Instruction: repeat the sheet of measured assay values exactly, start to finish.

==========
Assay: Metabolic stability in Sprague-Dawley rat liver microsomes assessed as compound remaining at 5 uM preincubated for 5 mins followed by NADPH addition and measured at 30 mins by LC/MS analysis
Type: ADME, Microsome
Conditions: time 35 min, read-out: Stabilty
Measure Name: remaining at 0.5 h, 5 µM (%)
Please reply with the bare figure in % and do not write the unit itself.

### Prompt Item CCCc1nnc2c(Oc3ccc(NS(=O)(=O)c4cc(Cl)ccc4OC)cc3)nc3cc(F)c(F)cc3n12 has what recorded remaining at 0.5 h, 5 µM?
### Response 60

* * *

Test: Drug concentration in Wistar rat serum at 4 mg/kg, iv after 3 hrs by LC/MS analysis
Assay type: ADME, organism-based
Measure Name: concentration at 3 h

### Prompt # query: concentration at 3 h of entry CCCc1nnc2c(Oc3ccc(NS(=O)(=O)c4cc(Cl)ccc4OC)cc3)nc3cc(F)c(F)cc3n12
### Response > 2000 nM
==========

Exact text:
Assay: Metabolic stability in Sprague-Dawley rat liver microsomes assessed as compound remaining at 5 uM preincubated for 5 mins followed by NADPH addition and measured at 30 mins by LC/MS analysis
Type: ADME, Microsome
Conditions: time 35 min, read-out: Stabilty
Measure Name: remaining at 0.5 h, 5 µM (%)
Please reply with the bare figure in % and do not write the unit itself.

### Prompt Item CCCc1nnc2c(Oc3ccc(NS(=O)(=O)c4cc(Cl)ccc4OC)cc3)nc3cc(F)c(F)cc3n12 has what recorded remaining at 0.5 h, 5 µM?
### Response 60

* * *

Test: Drug concentration in Wistar rat serum at 4 mg/kg, iv after 3 hrs by LC/MS analysis
Assay type: ADME, organism-based
Measure Name: concentration at 3 h

### Prompt # query: concentration at 3 h of entry CCCc1nnc2c(Oc3ccc(NS(=O)(=O)c4cc(Cl)ccc4OC)cc3)nc3cc(F)c(F)cc3n12
### Response > 2000 nM